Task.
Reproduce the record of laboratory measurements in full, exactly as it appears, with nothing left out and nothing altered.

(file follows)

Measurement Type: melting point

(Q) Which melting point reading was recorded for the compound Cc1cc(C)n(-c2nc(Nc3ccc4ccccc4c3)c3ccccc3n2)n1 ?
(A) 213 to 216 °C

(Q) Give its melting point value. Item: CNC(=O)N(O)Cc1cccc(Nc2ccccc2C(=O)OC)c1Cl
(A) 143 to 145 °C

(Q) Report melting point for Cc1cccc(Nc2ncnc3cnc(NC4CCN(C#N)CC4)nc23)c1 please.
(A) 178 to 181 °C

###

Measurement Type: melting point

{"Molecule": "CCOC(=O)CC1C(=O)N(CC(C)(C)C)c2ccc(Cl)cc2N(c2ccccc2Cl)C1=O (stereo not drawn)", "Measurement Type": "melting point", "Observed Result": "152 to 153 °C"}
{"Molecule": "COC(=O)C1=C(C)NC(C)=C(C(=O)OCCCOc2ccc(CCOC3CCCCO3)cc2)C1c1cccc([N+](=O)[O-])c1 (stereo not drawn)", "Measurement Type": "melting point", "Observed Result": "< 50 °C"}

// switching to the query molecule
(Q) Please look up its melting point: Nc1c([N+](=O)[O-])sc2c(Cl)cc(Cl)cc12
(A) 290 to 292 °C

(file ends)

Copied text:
Measurement Type: melting point

(Q) Which melting point reading was recorded for the compound Cc1cc(C)n(-c2nc(Nc3ccc4ccccc4c3)c3ccccc3n2)n1 ?
(A) 213 to 216 °C

(Q) Give its melting point value. Item: CNC(=O)N(O)Cc1cccc(Nc2ccccc2C(=O)OC)c1Cl
(A) 143 to 145 °C

(Q) Report melting point for Cc1cccc(Nc2ncnc3cnc(NC4CCN(C#N)CC4)nc23)c1 please.
(A) 178 to 181 °C

###

Measurement Type: melting point

{"Molecule": "CCOC(=O)CC1C(=O)N(CC(C)(C)C)c2ccc(Cl)cc2N(c2ccccc2Cl)C1=O (stereo not drawn)", "Measurement Type": "melting point", "Observed Result": "152 to 153 °C"}
{"Molecule": "COC(=O)C1=C(C)NC(C)=C(C(=O)OCCCOc2ccc(CCOC3CCCCO3)cc2)C1c1cccc([N+](=O)[O-])c1 (stereo not drawn)", "Measurement Type": "melting point", "Observed Result": "< 50 °C"}

// switching to the query molecule
(Q) Please look up its melting point: Nc1c([N+](=O)[O-])sc2c(Cl)cc(Cl)cc12
(A) 290 to 292 °C